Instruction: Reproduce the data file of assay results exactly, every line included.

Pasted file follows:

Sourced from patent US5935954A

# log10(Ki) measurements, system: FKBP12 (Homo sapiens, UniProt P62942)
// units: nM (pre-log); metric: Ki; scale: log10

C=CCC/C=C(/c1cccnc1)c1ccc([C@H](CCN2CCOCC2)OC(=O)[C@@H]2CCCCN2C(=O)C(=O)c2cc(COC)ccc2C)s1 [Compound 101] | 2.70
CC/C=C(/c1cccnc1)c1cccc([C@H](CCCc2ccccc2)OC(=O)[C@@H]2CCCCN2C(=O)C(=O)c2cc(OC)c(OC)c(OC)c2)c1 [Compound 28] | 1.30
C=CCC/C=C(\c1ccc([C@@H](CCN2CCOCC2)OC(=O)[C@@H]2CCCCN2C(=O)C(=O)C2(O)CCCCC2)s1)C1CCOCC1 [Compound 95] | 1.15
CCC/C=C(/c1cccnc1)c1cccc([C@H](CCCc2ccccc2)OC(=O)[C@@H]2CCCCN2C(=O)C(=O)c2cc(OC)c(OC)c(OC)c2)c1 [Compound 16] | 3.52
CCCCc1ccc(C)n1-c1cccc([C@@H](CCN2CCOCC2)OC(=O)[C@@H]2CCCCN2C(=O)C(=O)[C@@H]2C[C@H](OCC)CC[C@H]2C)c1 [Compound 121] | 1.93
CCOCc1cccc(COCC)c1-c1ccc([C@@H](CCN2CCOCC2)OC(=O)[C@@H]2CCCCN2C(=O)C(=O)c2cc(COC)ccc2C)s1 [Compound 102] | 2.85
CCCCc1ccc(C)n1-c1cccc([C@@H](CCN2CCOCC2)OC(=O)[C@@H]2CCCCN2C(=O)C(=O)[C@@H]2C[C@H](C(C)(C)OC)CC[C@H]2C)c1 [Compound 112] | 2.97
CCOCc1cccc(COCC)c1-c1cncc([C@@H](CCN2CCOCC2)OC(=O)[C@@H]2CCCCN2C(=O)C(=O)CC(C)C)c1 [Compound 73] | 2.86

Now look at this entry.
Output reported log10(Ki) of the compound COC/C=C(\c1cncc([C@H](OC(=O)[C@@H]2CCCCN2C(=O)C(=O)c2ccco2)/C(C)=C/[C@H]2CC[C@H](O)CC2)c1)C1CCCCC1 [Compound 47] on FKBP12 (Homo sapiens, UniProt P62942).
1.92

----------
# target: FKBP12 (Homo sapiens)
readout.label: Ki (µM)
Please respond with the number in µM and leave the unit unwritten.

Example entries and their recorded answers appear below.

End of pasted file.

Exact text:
Sourced from patent US5935954A

# log10(Ki) measurements, system: FKBP12 (Homo sapiens, UniProt P62942)
// units: nM (pre-log); metric: Ki; scale: log10

C=CCC/C=C(/c1cccnc1)c1ccc([C@H](CCN2CCOCC2)OC(=O)[C@@H]2CCCCN2C(=O)C(=O)c2cc(COC)ccc2C)s1 [Compound 101] | 2.70
CC/C=C(/c1cccnc1)c1cccc([C@H](CCCc2ccccc2)OC(=O)[C@@H]2CCCCN2C(=O)C(=O)c2cc(OC)c(OC)c(OC)c2)c1 [Compound 28] | 1.30
C=CCC/C=C(\c1ccc([C@@H](CCN2CCOCC2)OC(=O)[C@@H]2CCCCN2C(=O)C(=O)C2(O)CCCCC2)s1)C1CCOCC1 [Compound 95] | 1.15
CCC/C=C(/c1cccnc1)c1cccc([C@H](CCCc2ccccc2)OC(=O)[C@@H]2CCCCN2C(=O)C(=O)c2cc(OC)c(OC)c(OC)c2)c1 [Compound 16] | 3.52
CCCCc1ccc(C)n1-c1cccc([C@@H](CCN2CCOCC2)OC(=O)[C@@H]2CCCCN2C(=O)C(=O)[C@@H]2C[C@H](OCC)CC[C@H]2C)c1 [Compound 121] | 1.93
CCOCc1cccc(COCC)c1-c1ccc([C@@H](CCN2CCOCC2)OC(=O)[C@@H]2CCCCN2C(=O)C(=O)c2cc(COC)ccc2C)s1 [Compound 102] | 2.85
CCCCc1ccc(C)n1-c1cccc([C@@H](CCN2CCOCC2)OC(=O)[C@@H]2CCCCN2C(=O)C(=O)[C@@H]2C[C@H](C(C)(C)OC)CC[C@H]2C)c1 [Compound 112] | 2.97
CCOCc1cccc(COCC)c1-c1cncc([C@@H](CCN2CCOCC2)OC(=O)[C@@H]2CCCCN2C(=O)C(=O)CC(C)C)c1 [Compound 73] | 2.86

Now look at this entry.
Output reported log10(Ki) of the compound COC/C=C(\c1cncc([C@H](OC(=O)[C@@H]2CCCCN2C(=O)C(=O)c2ccco2)/C(C)=C/[C@H]2CC[C@H](O)CC2)c1)C1CCCCC1 [Compound 47] on FKBP12 (Homo sapiens, UniProt P62942).
1.92

----------
# target: FKBP12 (Homo sapiens)
readout.label: Ki (µM)
Please respond with the number in µM and leave the unit unwritten.

Example entries and their recorded answers appear below.